©2018 by Monica Koehn, evolutionary psychology, personality, sexuality. 


The Times
A woman’s midlife Wanderlust: ‘My libido and desire came back in full force’

As a new TV drama focuses on middle-age sex drive, Karin Jones describes what happened to her at 49.


Playing nice at work could cost you success

If you're struggling to say "no" at work and instead feel the need to constantly assist coworkers you might be compromising your success. As sad as it sounds, research shows that being agreeable can come at a cost in terms of career success. It can even mean earning less over the course of your career.

Read more at: https://phys.org/news/2018-04-nice-success.html#jCp

How income and character are related

Women pay a higher price for neurotic features, but benefit from conscientiousness. Above all, narcissism has a positive effect on men.

Gender ‘pay gap’: personality affects income

Being high in ‘neuroticism’ and low in ‘conscientiousness’ can come at a cost in terms of income a new study has found. These effects were particularly strong for women, who benefited more than men for being conscientious but were penalised more than men for being neurotic. Narcissism & neuroticism partially explain gender pay differences. Psychopathic, narcissistic & extroverted personalities report higher income. Emotionally stable & conscientious personalities also report higher income.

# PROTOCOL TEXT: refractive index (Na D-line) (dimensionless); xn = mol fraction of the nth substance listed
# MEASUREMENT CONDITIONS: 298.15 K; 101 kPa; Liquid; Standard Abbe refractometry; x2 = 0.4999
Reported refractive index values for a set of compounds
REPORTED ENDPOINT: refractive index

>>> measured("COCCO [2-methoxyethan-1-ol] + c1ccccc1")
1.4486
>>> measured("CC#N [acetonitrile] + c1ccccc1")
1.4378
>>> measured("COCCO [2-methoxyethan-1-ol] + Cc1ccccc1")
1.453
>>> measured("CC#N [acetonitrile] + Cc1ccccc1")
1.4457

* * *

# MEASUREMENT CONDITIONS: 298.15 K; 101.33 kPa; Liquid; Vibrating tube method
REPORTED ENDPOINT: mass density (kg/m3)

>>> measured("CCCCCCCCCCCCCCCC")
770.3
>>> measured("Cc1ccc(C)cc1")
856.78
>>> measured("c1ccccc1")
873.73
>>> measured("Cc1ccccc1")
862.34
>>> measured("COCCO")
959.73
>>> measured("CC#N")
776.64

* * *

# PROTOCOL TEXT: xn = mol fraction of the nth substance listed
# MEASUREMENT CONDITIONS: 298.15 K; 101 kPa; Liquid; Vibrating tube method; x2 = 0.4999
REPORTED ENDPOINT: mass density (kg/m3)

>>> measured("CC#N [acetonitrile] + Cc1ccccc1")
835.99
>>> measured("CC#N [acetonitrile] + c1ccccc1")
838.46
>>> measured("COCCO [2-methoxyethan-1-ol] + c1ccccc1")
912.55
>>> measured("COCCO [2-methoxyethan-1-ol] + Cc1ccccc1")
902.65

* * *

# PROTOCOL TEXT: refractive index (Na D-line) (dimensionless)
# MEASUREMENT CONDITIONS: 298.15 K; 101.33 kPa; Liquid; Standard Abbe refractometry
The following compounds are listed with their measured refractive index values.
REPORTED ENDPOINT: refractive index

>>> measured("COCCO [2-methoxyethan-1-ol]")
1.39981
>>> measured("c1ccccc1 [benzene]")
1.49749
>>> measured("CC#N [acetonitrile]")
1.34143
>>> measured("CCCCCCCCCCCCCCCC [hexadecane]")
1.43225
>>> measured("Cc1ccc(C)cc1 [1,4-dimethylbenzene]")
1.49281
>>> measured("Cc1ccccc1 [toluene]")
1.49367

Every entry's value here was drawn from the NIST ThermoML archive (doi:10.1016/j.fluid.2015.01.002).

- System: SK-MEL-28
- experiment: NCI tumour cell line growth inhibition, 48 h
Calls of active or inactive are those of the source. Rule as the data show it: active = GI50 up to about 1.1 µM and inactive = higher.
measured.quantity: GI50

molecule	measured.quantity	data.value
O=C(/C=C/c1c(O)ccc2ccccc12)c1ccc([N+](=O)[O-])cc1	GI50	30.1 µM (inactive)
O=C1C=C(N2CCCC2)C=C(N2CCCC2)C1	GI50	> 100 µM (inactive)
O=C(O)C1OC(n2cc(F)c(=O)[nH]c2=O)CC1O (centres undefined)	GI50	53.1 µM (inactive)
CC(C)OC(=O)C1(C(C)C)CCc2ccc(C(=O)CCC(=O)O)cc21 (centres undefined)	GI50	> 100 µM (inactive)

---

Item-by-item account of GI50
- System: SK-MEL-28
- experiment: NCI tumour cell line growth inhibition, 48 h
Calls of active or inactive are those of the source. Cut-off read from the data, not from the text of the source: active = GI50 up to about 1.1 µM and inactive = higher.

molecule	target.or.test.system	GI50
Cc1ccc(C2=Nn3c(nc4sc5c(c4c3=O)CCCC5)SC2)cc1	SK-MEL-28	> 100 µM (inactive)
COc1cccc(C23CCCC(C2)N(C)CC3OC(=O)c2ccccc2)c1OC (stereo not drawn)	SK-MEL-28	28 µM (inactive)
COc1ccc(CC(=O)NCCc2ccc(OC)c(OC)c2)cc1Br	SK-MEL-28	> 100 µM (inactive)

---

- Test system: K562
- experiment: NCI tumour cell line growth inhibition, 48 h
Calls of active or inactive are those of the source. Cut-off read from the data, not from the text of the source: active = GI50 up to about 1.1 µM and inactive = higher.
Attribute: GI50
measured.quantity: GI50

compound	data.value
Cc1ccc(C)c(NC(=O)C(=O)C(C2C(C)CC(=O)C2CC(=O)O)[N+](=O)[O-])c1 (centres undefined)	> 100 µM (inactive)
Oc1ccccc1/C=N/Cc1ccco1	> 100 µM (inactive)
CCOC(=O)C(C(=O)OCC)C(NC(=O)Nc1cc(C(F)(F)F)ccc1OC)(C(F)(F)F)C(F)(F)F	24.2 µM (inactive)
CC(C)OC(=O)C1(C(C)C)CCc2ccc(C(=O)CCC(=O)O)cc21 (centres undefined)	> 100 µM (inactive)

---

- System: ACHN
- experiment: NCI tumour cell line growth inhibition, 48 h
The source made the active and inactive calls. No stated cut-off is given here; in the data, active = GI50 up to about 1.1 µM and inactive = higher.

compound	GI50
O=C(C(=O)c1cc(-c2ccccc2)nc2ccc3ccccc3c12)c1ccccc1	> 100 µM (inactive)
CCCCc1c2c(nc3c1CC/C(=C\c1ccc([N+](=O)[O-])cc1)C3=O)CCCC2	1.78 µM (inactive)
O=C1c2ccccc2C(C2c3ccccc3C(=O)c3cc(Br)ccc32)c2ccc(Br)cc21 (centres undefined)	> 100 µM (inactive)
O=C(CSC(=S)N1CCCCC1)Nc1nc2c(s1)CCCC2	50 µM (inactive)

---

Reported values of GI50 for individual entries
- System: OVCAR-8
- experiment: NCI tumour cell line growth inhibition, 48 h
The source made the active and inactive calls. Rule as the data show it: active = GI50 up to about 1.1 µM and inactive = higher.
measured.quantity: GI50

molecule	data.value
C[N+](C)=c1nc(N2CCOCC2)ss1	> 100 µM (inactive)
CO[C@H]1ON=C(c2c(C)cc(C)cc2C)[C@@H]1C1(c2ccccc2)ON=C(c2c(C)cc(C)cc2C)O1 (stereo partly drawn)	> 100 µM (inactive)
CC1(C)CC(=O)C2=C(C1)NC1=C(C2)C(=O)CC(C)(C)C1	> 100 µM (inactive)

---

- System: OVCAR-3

The Psychological Science Accelerator’s First Year

Today marks the 1 year anniversary of the blog post that started what would eventually evolve into the Psychological Science Accelerator.
What would a CERN for Psych look like? It certainly would not be a massive, centralized facility housing multi-billion dollar equipment. It would instead be comprised of a distributed network of hundreds, perhaps thousands, of individual data collection laboratories around the world working collaboratively on shared projects. These projects would not just be replications efforts, but also tests of the most exciting and promising hypotheses in the field.

The Guardian
Open science is now the only way forward for psychology